I was there for 10 years and I am so proud of that clinic. We started electronic medical records when people are still pushing paper. We had our own X-ray machine. Can you imagine, you’re going to a free clinic because it was free to the employees. They need an X-ray? They get an X-ray for free. We still maintained all the [inaudible 00:05:09], all the backups, and all that kind of stuff. That was when wellness started coming out so we had a wellness initiative, I think it’s C2W or something. Then that’s where the story begins about my journey. You want me to launch into that?


AB: Absolutely.


JW: Absolutely. I’m mesmerized.


AB: Keep talking.


JW: I’ve known you for a long time and I’m not sure I ever understood all that background.


SC: So go back quite a few years, it’s all because of my dad that I’m here of course in many, many ways than one. But my dad was a typical entrepreneur. He had several businesses. We’re from England and he owned all these Indian restaurants. They were all open till one o’clock, two o’clock in the morning. It’s like having a Broadway show every night. Things go on but show must go on. He would live that kind of life where he was always under stress managing this long hours, people, food, he never drank, he never smoked cigarette but he did have what we now know as metabolic syndrome which is the big belly and all that kind of stuff.

I remember this very clearly, he went to the cardiologists and had a stress test and he passed it. The stress test—if you remember, everybody—is when you get on the treadmill, you’re hooked up to an EKG, and you stressing the heart. You want to see if the heart is sending off signals that are interpreted by the EKG as its on the strength, way past it. Then he went to LA for business. In LA, he ended up having a GI bleed. He had ulcer in the stomach from all the late nights and what not and he bled. But as he bled, he collapsed on the bathroom floor, it affected the blood perfusion of the heart and whatever the situation was, it facilitated a heart attack. So he ended up having a heart attack in LA away from his family. They did all the work up and they found out that he had full vessels that would blocked.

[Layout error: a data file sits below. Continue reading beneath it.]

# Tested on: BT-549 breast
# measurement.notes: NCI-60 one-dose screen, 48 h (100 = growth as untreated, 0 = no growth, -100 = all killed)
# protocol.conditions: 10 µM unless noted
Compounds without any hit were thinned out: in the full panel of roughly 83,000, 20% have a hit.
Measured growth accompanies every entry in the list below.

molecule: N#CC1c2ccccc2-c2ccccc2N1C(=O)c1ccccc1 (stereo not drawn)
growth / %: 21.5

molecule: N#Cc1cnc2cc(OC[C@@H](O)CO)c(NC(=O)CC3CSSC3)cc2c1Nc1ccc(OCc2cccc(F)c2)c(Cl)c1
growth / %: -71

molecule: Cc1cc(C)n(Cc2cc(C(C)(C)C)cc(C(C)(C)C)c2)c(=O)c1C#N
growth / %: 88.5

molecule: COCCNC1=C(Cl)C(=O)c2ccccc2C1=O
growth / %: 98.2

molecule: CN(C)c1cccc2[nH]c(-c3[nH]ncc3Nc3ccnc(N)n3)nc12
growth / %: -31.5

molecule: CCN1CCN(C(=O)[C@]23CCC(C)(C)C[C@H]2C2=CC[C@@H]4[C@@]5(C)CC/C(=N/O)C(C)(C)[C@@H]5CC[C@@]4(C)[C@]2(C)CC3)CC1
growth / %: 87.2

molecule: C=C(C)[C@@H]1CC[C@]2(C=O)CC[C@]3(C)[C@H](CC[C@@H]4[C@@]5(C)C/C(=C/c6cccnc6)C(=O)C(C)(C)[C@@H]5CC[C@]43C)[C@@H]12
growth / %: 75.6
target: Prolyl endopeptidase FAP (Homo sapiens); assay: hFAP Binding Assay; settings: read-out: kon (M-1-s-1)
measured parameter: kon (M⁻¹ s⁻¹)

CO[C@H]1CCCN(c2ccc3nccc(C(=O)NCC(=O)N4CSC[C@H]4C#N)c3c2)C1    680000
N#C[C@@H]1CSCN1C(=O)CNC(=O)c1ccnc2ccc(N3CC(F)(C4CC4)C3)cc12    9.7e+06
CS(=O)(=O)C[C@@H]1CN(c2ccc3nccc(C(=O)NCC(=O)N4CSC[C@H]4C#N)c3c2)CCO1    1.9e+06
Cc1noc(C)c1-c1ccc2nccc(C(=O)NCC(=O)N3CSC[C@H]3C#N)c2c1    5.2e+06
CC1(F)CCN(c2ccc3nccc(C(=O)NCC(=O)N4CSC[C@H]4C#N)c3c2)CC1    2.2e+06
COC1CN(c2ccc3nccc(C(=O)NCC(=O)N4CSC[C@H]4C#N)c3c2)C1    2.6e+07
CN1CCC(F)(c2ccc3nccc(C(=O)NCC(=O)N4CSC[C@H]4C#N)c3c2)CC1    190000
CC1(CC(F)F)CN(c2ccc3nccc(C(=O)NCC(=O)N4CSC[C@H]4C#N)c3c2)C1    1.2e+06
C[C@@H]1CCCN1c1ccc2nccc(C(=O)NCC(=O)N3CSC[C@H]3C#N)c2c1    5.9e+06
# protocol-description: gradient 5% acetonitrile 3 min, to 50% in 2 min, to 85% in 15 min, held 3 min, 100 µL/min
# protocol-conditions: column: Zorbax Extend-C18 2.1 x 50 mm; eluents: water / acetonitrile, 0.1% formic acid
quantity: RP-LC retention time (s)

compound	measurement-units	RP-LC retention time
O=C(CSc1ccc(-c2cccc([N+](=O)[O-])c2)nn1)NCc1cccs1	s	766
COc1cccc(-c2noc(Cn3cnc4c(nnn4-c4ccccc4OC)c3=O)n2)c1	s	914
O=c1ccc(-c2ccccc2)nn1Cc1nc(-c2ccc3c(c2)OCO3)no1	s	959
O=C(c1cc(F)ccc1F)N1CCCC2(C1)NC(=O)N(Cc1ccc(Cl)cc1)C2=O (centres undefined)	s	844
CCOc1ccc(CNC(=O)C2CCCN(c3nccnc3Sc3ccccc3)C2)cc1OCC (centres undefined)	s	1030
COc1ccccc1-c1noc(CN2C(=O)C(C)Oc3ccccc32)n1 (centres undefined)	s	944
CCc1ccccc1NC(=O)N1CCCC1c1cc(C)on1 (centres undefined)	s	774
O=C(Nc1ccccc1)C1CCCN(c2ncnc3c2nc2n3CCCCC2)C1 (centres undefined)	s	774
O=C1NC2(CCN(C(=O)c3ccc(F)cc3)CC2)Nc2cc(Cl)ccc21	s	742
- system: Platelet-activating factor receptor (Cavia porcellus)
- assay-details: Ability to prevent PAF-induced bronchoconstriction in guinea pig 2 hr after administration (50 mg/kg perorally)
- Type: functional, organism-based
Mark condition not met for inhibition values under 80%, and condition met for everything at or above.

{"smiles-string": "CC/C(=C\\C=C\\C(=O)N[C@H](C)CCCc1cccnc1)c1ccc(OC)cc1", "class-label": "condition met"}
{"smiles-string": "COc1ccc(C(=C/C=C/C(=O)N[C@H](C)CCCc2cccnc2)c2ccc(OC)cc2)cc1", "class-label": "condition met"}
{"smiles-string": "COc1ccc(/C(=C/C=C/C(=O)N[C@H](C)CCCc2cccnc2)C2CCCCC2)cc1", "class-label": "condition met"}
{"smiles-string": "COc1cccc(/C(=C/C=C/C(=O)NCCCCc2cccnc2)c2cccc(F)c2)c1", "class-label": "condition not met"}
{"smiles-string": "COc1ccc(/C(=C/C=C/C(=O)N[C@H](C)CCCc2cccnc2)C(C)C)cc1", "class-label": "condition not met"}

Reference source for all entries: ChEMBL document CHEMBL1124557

But hang on, hang on, he passed the stress test. That was where the questions began. He survived. He ended up having a blood transfusion for the blood that he lost. Later on we found out he contracted Hep C from that. But I had some glorious years off the woods because we became closer but I still couldn’t understand why he had a heart attack if he passed the stress test.


JW: And so many people have that same question. Every year, it seems like somebody famous or somebody who’s this wonderful marathon runner or something just collapses before they hit the finish line and everybody’s like, “They were so healthy. They were so normal in cholesterol,” or they had a stress test on Thursday and then collapsed and died of a heart attack on Friday.


SC: By the way, I grew up and my mom will probably [chick chocolate 00:08:31] this, I never wanted to be a physician. Oops. I thought it was just too much hard work. But then I realized there was some answers that I didn’t have. That, I guess, in my subconscious is what pushed me. One thing I didn’t know, once I wanted to become a physician, I knew I wanted to be a primary care physician because I loved that variety.